Curiously enough, far West of Ukraine is interesting for Islamic researchers not less than the South-East. For instance, there’s Lviv, whose Muslim community increased dramatically due to the latest events, and a new Muhammad Asad Islamic Cultural Centre was opened last July. Many important dates of Islamic history of Ukraine are somehow related to Lviv: interpreter of Qur’an Muhammad Asad (Leopold Weiss) was born here in 1900, first Ukrainian translation of the verses of Qur’an was made here in 1913-1914 (by Lviv University graduate Mr.Olexandr Lysenetsky), Lviv Orientalist Mr.Yarema Plotniuk translated the Meccan Chapters of the Qur’an to Ukrainian directly from Arabic in 1990ies.
However, those aren’t the only treasures of Lviv’s “Islamic History”, as proved by materials of local Museum of History of Religions, that are really important for studying Islam in Ukraine. In 1970ies, scriptures from Zincirli Medrese (the oldest Crimean Muslim educational institution founded in 1500 and working until 1920ies when it was closed by Bolshevik occupants) were transferred here. The scriptures still have the stamps indicating they belonged to “Zincirli Medrese in Bakhchisaray”.
Although several years ago most of the scriptures were, unfortunately, returned to Crimea, several important texts still remain in Lviv. Taking into account the complexity of those scriptures (with their long history, pastings, annexes, and restorations in the ancient times), formal description in terms of canonical science can be made for only separate studies, by close examination of paper and ink and other material characteristics. Due to this, only their context will be examined in terms of this article, for the purpose of a better and more accessible.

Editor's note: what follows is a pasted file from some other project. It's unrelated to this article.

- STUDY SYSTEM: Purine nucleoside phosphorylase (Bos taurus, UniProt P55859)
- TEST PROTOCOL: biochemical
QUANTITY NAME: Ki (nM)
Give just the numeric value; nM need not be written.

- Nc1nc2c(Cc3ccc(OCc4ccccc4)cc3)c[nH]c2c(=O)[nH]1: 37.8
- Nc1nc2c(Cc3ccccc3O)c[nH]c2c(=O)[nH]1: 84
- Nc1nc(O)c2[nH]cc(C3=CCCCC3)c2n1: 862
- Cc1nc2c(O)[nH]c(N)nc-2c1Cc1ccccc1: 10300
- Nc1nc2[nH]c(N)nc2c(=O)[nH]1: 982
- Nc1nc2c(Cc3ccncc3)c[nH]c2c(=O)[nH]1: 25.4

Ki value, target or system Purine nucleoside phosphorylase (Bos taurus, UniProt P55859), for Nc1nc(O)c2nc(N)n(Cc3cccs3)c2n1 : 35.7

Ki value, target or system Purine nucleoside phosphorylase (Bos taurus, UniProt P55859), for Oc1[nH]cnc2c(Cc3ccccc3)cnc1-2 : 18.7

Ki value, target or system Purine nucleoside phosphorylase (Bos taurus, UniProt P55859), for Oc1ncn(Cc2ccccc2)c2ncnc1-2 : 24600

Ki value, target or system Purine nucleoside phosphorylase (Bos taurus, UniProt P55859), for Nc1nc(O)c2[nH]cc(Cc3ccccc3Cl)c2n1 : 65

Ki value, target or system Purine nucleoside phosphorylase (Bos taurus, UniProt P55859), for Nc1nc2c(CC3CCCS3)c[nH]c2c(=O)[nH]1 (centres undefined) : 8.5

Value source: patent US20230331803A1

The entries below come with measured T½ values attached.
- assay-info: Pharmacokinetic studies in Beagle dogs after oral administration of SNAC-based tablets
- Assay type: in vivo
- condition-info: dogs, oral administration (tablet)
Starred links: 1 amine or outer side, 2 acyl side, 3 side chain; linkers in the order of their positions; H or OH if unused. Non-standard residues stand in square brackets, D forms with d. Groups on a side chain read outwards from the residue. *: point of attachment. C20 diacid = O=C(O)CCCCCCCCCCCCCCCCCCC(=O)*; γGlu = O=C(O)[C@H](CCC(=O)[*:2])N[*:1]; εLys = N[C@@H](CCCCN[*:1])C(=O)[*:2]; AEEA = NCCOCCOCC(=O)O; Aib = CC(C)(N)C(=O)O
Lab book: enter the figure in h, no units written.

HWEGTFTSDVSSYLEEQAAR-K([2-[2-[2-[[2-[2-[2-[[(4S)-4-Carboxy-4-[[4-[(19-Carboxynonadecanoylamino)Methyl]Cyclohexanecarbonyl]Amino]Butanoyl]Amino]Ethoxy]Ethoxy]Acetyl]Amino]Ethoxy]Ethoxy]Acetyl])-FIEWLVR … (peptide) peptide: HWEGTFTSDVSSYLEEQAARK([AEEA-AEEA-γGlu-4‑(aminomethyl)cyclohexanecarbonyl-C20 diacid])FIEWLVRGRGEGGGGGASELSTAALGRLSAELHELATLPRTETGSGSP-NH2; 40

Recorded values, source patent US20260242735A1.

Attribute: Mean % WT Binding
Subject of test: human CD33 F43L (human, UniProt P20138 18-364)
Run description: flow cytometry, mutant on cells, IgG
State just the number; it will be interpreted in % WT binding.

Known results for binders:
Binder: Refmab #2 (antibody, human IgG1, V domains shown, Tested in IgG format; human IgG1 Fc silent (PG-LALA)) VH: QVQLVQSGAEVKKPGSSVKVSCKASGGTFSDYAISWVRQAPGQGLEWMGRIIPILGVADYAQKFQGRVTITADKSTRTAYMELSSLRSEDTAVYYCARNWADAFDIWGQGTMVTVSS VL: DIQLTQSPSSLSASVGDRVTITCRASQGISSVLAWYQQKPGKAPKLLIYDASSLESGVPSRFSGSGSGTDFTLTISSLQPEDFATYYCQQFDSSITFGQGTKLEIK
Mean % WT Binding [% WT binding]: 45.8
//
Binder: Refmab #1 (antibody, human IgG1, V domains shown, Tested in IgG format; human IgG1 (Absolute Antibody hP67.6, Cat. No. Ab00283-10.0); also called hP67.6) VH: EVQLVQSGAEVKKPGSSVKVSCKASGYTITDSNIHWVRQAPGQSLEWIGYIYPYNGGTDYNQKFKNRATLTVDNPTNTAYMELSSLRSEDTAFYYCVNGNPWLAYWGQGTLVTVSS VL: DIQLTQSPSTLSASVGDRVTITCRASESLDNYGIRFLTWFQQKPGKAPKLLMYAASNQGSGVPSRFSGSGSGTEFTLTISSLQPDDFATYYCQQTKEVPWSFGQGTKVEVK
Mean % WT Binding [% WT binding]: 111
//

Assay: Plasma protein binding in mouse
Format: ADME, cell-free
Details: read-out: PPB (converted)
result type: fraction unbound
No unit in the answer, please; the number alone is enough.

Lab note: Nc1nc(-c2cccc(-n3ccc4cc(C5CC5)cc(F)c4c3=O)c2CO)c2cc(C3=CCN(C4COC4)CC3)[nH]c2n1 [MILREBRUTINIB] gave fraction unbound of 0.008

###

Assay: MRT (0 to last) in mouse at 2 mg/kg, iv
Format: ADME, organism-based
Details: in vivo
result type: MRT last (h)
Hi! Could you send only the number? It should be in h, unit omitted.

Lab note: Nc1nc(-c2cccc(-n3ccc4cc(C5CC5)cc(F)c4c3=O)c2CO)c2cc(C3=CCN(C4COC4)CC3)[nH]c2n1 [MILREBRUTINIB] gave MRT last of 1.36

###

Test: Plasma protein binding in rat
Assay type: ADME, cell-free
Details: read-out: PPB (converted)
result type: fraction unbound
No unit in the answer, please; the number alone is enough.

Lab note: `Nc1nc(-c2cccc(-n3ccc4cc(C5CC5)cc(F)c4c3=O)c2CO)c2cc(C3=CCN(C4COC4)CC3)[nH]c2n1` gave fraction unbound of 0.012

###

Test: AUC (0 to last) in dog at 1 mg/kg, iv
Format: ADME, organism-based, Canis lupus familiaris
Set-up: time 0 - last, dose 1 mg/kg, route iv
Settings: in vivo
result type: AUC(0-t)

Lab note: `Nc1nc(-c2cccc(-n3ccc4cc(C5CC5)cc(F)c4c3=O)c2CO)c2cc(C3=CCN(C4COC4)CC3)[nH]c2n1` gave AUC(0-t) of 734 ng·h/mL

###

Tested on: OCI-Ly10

The first and very interesting work (accession code number 6494) is a manuscript of an Arabic-written piece with a long title “Majalis al-Arar wa Masalik al-Ahyar wa Maha’ik al-Bidaa ws Makami al-Ashrar” (“The Assembly of the Righteous, The Paths of the Best, The Destructors of Modifications in Religion and the Rivals of the Most Unrighteous”) by an Ottoman author Ahmad Ar-Rumee al-Hanafee (died in 1632). It is written by a disciple of so called Qadizadelizm (named after a preacher Mehmet Qadizade), directed against deviations from Sunnah and to revival of genuine Islam. The author describes religious beliefs and practises in 100 chapters, constantly stressing that there can be no “good modifications” in religion, for if some new practises are in terms of Sharian, it becomes Sunnah, not “modification”. In general, there are dozens of copies of this manuscript in the libraries all over the world; there’s even a printed critical version published in 2007 at Islamic University of Madinah (Saudi Arabia).